“Break Fix” Analysis

published on 26 April 2014


While managed IT services help businesses run smoothly, there are times where customers require Meta Section to perform break/fix analysis due to unforeseen events in their environment. Over the years we have refined our technique to allow us to quickly get to the root of a problem and take action.

Review Issue with Stakeholders

Successful problem solving starts with understanding the issue at hand. Taking some time up front reviewing a problem with the stakeholders is the first step. Having the “whole picture” not only helps set expectations, but allows the proper resources to be allocated for efficient execution.

Gather User Input and Facts

While it’s important to gather as much information regarding a given problem as possible, it’s also equally important to separate fact from opinion. Many times a user is too close to a problem and can inadvertently provide their opinion as fact. A critical point in this phase is to ensure that all data is collected and stored in a manner that it is easily accessible by all parties involved in the troubleshooting.

Analyze Collected Materials

Once all relative data has been collected a thorough analysis will be performed. This may include gathering of additional data or assigning new subject matter experts based on the results of the analysis. Let’s say a client had pre-determined that a software issue was causing the problem but after analysis we determine that it’s actually related to a physical server on their network. Troubleshooting a custom software issue requires a very different skill set than troubleshooting a server.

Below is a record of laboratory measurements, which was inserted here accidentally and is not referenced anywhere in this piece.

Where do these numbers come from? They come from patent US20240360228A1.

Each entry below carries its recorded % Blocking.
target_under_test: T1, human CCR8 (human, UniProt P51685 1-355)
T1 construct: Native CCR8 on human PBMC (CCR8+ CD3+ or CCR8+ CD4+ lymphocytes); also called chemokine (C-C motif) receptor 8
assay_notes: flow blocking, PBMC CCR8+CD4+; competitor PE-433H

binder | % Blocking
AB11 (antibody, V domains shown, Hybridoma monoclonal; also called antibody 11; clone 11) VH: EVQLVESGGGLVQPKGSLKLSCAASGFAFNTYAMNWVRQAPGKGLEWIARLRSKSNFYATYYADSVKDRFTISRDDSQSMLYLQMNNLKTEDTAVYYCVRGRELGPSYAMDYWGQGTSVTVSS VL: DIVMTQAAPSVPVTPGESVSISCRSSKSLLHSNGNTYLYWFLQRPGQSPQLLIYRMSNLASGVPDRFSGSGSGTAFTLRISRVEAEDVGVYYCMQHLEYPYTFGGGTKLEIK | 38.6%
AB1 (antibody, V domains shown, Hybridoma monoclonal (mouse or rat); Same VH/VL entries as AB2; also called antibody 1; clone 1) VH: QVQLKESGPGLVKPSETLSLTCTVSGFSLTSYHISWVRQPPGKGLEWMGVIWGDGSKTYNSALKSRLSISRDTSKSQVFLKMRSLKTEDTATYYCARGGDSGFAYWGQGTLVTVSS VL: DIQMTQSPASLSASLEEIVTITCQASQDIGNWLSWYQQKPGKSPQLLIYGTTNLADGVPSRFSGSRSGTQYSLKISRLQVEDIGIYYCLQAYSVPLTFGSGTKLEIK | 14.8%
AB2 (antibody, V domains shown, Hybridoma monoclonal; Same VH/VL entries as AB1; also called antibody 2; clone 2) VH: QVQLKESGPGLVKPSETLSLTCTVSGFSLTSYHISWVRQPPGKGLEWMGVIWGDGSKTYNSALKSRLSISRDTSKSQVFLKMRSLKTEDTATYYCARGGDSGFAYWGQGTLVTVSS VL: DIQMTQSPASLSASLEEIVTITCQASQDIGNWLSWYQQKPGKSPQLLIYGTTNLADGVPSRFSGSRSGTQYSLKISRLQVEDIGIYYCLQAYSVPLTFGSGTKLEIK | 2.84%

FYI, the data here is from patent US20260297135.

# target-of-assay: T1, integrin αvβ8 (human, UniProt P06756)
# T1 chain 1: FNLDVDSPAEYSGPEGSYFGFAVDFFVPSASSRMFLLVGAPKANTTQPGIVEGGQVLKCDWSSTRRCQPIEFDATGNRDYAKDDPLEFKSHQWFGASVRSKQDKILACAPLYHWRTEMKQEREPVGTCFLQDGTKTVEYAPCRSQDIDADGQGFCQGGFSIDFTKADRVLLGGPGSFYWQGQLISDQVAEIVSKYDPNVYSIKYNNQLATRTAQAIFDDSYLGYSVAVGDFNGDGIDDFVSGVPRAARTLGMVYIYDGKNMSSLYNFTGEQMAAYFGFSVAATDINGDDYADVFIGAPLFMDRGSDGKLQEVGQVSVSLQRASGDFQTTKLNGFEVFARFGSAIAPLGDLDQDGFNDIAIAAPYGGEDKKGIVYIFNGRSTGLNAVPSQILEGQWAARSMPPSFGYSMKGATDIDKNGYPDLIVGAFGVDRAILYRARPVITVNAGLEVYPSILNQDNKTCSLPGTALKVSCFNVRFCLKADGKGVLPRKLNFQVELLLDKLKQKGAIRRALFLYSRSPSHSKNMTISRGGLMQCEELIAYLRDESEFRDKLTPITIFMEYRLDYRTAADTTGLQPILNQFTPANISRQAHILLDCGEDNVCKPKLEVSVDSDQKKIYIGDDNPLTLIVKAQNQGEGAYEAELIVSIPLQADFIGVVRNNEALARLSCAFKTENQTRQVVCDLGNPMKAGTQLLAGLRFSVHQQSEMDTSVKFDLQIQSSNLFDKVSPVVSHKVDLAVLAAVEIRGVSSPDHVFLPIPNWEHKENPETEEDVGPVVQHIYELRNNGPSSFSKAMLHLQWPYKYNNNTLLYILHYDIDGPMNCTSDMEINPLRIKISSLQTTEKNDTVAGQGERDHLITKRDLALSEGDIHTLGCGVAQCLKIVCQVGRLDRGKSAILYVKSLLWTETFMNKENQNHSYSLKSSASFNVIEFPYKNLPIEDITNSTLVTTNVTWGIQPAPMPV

Propose Solutions Based on Analysis

Once the root cause has been determined, one or multiple solutions will be proposed depending on the size and scope of the original issue. These solutions will be reviewed with the stakeholders and implemented as required.

Implement Measures to Prevent Future Issues

While fixing issues that arise quickly is key to keeping the ship on course so to speak, it’s always better to prevent issues in the first place. Having proper IT policies and procedures in place will greatly reduce the number of IT “fires” that occur.

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